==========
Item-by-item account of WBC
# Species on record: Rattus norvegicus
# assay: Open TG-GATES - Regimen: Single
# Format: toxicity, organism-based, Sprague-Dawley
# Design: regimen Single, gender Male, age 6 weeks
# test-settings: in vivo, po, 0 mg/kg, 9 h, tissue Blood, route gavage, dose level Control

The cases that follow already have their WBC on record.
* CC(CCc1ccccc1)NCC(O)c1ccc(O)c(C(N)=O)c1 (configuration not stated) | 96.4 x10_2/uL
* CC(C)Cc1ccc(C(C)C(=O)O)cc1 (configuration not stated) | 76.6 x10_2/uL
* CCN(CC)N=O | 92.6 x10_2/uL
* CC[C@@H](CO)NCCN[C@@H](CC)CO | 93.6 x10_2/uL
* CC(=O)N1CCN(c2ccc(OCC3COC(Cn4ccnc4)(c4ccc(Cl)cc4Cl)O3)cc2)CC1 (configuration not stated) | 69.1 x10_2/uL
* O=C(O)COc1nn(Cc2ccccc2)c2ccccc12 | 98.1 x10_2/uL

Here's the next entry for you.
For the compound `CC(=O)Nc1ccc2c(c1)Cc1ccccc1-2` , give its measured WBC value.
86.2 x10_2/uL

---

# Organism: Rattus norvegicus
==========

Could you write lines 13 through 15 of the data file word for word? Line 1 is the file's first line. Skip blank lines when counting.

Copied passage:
* O=C(O)COc1nn(Cc2ccccc2)c2ccccc12 | 98.1 x10_2/uL

Here's the next entry for you.
For the compound `CC(=O)Nc1ccc2c(c1)Cc1ccccc1-2` , give its measured WBC value.